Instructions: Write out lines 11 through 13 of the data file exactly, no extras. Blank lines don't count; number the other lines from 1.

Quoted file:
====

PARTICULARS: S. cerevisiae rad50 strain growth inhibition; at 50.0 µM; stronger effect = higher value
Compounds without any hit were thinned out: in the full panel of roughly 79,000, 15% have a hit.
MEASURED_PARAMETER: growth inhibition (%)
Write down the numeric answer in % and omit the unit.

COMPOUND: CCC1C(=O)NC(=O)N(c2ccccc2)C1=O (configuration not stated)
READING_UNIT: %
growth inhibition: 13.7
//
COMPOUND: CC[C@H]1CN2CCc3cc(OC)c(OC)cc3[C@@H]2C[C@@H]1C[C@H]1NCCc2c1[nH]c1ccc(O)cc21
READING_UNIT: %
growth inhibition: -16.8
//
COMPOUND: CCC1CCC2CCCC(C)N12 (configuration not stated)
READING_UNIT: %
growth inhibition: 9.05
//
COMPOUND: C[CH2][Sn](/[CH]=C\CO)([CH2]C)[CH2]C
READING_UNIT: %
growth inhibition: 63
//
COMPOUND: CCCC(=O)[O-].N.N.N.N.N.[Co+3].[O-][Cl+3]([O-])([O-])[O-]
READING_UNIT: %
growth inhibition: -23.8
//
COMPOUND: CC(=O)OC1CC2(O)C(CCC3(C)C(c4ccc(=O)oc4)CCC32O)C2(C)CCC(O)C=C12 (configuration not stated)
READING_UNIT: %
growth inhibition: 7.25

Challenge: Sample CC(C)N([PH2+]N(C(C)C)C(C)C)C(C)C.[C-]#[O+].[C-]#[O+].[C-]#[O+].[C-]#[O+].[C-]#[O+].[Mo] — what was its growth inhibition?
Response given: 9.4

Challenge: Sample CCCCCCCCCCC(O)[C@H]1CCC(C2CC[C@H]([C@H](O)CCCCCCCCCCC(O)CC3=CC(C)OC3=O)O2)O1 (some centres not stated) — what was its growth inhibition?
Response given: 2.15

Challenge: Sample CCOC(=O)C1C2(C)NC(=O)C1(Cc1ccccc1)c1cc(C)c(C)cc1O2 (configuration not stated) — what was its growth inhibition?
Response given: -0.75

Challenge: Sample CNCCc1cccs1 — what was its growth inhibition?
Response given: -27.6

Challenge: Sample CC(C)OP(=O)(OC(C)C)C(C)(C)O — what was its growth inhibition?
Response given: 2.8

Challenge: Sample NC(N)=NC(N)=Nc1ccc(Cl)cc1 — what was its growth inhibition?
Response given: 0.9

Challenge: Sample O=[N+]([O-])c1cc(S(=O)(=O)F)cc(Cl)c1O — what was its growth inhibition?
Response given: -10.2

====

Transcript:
growth inhibition: -16.8
//
COMPOUND: CCC1CCC2CCCC(C)N12 (configuration not stated)